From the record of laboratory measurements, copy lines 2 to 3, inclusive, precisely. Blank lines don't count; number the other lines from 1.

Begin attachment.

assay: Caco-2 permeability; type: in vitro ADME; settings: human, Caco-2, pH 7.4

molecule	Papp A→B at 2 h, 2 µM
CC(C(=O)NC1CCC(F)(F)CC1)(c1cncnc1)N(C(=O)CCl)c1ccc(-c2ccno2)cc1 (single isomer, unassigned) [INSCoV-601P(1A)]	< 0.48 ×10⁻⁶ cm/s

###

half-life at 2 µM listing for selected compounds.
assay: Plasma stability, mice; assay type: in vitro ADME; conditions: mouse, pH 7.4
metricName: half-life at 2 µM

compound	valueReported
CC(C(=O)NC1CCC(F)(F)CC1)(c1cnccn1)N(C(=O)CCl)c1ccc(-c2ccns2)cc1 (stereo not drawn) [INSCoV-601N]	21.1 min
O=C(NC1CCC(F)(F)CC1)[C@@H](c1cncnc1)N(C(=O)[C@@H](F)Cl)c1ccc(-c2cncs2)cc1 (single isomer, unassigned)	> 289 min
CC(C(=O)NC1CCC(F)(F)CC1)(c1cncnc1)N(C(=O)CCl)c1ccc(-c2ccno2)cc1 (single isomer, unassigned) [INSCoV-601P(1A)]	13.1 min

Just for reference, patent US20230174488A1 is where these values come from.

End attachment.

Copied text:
molecule	Papp A→B at 2 h, 2 µM
CC(C(=O)NC1CCC(F)(F)CC1)(c1cncnc1)N(C(=O)CCl)c1ccc(-c2ccno2)cc1 (single isomer, unassigned) [INSCoV-601P(1A)]	< 0.48 ×10⁻⁶ cm/s